Wednesday, May 22, 2019

Are you packing or MOVING?!?

I’m heading to Ireland in 9 days. That’s 9 seconds, in OCD/Packing Anxiety/Month=Forever time. The purpose of the trip isn’t funny (I’m researching Ireland’s Magdalen laundries), but my prep for the trip is HILARIOUS.

I’m “packing light,” since we'll be on the go most of the time, schlepping whatever we take, everywhere we go in a rental car the size of a Spam can. So I’ve got it down to one 21” rolling backpack, and one carry-on tote. Easy, right?

Phase I—Essentials: Pack 3 pairs of pants, 4 shirts, an extra pair of trekking sandals, and a couple changes of underwear. Make sure clothes are multi-purpose (casual clothes double as PJ’s, casual clothes dressed up with lightweight black sweater, etc.). Add a small toiletry bag with toothbrush, toothpaste, deodorant, soap, travel washcloth, extra floss picks, extra AA batteries, makeup. Lay out layers and a jacket & pashmina for the plane to maximize space in the backpack. Pack a clear quart-size bag with shampoo, conditioner, Ayurvedic Pitta skin oil, lotion, cologne, mouthwash, lavender essential oil, face cleanser, hair serum.

Phase II—Stuff: Pack poetry books (gifts for our Air B&B hosts), Kindle, chargers, inflatable neck pillow, a daypack, a small purse, 4 more pairs of pants, collapsible walking stick, 2 more shirts, extra packing cubes, 6 pairs of socks, a fleece pullover.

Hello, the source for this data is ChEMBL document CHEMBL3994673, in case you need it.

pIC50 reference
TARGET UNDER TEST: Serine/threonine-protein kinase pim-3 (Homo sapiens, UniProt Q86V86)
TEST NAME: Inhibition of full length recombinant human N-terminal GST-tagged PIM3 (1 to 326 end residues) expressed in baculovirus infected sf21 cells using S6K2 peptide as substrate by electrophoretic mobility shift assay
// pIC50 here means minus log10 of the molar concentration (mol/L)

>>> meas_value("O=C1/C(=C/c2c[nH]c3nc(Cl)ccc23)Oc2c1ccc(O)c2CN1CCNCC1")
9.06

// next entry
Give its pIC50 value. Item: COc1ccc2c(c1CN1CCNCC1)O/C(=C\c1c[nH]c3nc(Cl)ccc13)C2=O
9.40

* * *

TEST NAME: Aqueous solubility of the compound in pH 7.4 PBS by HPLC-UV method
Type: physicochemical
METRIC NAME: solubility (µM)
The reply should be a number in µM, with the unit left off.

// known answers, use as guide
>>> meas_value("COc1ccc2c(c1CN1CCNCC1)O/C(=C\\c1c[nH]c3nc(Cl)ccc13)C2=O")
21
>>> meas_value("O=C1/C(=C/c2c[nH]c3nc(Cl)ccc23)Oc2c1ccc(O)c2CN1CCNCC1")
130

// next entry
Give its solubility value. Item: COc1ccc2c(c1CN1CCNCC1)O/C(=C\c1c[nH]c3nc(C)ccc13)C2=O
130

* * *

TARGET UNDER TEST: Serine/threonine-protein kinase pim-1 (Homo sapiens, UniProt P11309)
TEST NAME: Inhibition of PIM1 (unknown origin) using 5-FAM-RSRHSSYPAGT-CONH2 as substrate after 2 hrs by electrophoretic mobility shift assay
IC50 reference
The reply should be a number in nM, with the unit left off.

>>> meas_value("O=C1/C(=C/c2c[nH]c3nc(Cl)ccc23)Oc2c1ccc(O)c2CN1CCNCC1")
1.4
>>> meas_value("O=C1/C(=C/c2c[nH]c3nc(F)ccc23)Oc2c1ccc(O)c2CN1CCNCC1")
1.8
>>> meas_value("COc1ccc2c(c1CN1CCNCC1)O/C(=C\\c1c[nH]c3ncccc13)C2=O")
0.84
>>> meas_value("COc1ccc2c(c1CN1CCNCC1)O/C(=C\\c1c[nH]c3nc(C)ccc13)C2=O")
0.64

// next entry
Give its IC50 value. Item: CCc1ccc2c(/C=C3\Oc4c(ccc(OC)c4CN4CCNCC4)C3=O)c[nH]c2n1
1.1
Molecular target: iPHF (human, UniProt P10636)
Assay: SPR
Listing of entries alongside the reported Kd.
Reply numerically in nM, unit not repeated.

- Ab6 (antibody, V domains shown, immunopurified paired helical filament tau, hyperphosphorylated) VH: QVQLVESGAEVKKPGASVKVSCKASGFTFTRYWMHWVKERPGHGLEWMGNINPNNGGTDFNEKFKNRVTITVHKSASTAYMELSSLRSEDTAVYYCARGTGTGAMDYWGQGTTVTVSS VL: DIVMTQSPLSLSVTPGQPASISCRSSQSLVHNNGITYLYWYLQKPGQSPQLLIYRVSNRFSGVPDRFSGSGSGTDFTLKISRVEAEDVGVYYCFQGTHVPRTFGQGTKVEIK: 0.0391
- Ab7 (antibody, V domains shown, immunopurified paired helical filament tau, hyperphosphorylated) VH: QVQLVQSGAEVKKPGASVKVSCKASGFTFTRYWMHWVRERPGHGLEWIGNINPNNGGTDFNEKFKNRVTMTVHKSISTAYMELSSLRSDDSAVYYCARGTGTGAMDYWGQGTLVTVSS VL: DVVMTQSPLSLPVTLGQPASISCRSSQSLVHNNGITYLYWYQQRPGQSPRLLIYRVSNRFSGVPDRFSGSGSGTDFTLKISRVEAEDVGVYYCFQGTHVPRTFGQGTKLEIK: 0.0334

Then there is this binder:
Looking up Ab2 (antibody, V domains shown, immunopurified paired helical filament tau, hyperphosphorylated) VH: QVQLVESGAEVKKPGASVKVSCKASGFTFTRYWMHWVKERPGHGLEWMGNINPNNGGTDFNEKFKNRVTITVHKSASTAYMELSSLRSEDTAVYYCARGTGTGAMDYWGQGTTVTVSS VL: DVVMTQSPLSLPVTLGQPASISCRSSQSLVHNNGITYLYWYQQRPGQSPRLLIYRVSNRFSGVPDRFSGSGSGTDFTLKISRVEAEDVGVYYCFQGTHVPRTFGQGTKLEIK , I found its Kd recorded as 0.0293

Phase III—Regret: Unpack. Start over. Repack until the backpack will zip shut. Leave books, walking stick, fleece. Pare down to 3 pairs of pants, 4 shirts, 3 pairs of socks, some underwear. (You can do laundry in Ireland, honest.)

Phase IV—Panic: But what if it rains, and I need an umbrella? What if we go on a picnic and need a tablecloth? What about this first-aid kit? What if I finally have time to read the 20-lb Umberto Eco novel I’ve been trying to get through for 15 years? What about my cool “mountaineering” clothesline, survival tool, egg carton, compass (for when I’m lost in the mountains), and funky wool boot socks? Won’t I need a snorkel?
Can I fit a ukelele in there??

Phase V—Deep, Cleansing Breath: If you were staying home, where the weather is almost identical to the weather in Dublin right now, and maybe went to Sioux Falls for a day to visit friends, what would you wear? need? use? Yep. Take THAT. (Research shows they have STORES in Ireland.) Dump both bags out on the bed. Go downstairs to the sofa and take a nap.

Phase VI—Do-over: Pack 3 pairs of pants, 4 shirts, 3 pairs socks, an extra pair of trekking sandals, and a couple changes of underwear. Add a small toiletry bag with toothbrush, toothpaste, deodorant. Pack a clear quart-size bag with shampoo, conditioner, lotion, lavender essential oil. Pack Kindle, chargers, inflatable neck pillow.

Phase VII—Done: Zip up bags and leave in hall closet, out of sight. Do NOT touch them again until you load them in the car for the airport.

Phase VIII—Panic: The night before you leave, wake about 2 a.m., retrieve bags, dump everything out on the bed, and start over. At the very last minute, remember WHY you’re going. Shove a bunch of stuff in the bags and go.